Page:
Drive the Newton B. Drury Scenic Parkway
Speaking of driving, there are several scenic drives around Redwood National Park, but our favorite was the Newton B. Drury Scenic Parkway. It’s a winding road that runs through Prairie Creek Redwoods State Park, in between the towns of Klamath and Orick, and lined with redwoods and other trees found in the old-growth forests. It’s accessible via Highway 101, as it serves as a scenic bypass for the highway. We enjoyed the slower pace of the drive, and the cooling shade that the big trees provided.
Visit the Big Tree
Along the Newton B. Drury Scenic Parkway is a turn-off leading vehicles to the Big Tree. With a circumference of about 68 feet, this is one of the largest trees in Redwood National Park. The tree is just off the road, so it’s an easy walk along a path to visit the tree. There is a boardwalk built partially around the tree, so you can get an up close and personal look at the Big Tree!
Travel along the Avenue of the Giants
Another scenic drive, and actually about 80 miles south of Redwood National Park, is the Avenue of the Giants. This is a 31 mile north-south route that spans an old portion of Highway 101 within Humboldt Redwoods State Park. There are a number of tourist attractions along this drive, include two drive through trees and a house built into the trunk of a tree. There are also some cafes and art galleries along this route that showcase art made from the redwoods.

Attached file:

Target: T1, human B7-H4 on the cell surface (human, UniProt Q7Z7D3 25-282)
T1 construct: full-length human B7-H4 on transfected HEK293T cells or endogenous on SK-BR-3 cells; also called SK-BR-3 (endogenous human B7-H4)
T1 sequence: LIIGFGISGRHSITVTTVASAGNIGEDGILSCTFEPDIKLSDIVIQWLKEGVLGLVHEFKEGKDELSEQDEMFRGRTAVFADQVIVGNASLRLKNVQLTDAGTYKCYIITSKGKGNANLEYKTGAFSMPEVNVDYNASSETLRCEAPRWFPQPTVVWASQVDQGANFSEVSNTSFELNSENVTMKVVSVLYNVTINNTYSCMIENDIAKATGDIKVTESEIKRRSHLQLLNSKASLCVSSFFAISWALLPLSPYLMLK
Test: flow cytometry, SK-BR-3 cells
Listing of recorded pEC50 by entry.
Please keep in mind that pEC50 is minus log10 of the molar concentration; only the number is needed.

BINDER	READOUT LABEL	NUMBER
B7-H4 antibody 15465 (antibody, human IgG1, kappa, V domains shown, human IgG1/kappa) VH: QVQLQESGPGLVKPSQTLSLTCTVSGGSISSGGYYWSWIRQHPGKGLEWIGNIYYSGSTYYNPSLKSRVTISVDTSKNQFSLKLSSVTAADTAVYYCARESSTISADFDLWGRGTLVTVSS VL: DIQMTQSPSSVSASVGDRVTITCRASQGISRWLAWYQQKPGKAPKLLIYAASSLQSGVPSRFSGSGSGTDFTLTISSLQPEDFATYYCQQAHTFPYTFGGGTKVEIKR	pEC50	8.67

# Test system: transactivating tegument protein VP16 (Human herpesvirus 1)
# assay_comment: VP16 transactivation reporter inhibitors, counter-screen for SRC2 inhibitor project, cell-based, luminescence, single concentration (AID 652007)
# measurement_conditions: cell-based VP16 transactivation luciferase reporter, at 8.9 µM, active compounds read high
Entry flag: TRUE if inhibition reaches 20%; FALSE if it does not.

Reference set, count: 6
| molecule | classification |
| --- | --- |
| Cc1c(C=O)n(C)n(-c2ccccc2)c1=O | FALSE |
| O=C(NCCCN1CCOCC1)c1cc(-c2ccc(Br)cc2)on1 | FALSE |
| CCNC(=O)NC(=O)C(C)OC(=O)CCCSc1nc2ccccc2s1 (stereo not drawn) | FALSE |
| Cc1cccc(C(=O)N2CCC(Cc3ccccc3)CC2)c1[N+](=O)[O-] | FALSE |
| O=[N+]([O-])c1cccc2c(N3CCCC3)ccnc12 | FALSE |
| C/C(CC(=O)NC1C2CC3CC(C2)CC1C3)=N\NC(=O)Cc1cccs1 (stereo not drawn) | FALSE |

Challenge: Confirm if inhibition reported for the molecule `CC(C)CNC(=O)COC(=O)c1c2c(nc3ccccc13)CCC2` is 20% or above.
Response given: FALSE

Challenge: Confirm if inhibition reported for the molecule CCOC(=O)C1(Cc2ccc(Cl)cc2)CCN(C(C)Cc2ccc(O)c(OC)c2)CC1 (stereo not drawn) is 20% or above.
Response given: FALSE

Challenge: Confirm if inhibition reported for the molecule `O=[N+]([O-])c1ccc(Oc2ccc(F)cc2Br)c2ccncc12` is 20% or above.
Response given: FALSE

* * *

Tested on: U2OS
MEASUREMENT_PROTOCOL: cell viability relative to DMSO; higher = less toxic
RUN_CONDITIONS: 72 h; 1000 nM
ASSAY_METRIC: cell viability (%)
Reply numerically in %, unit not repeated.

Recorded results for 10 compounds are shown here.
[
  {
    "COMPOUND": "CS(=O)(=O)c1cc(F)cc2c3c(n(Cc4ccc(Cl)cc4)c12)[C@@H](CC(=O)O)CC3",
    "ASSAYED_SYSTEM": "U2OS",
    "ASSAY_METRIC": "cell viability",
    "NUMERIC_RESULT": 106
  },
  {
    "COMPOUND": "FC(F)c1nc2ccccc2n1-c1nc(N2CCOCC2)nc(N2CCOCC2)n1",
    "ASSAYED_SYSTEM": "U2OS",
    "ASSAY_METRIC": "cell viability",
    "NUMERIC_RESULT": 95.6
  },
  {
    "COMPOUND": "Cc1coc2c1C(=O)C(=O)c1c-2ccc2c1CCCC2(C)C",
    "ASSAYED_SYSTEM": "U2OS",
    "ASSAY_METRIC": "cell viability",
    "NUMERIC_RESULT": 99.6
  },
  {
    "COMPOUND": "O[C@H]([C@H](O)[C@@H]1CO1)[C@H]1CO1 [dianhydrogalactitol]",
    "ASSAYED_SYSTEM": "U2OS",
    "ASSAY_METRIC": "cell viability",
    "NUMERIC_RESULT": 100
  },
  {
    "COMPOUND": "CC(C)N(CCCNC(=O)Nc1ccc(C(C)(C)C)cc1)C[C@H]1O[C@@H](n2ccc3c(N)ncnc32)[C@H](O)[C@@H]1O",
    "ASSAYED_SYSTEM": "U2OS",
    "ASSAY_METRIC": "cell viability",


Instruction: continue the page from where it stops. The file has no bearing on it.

Hike Lady Bird Johnson Grove
Whenever we can, we like to incorporate physical activities into our travel plans. I loved our visit to Redwood National Park because that physical activity was just built in to each day’s activities. There are plenty of kid-friendly hikes at Redwood National Park (and the park brochure gives you a lot of options!), but by far our favorite was the Lady Bird Johnson Grove trail. There were so many trees to go into and explore, and the trail was just the right length to keep our kids active without getting over tired.
We loved our time at Redwood National Park. These ancient trees gave us an opportunity to connect with nature, and connect with each other. With the decrease in funding to the National Park system, and the threat of climate change, now is an important time to experience America’s national parks. I would even go so far as to say it’s your duty to experience these parks, especially Redwood National Park, before they’re gone for good!
Have you had a chance to experience Redwood National Park? Share your favorite memories in the comments below.
Do you enjoy The Wandering Daughter blog? Like me on Facebook and follow me on Twitter and Instagram to get the latest news on family travel. Click here to subscribe to The Wandering Daughter email list.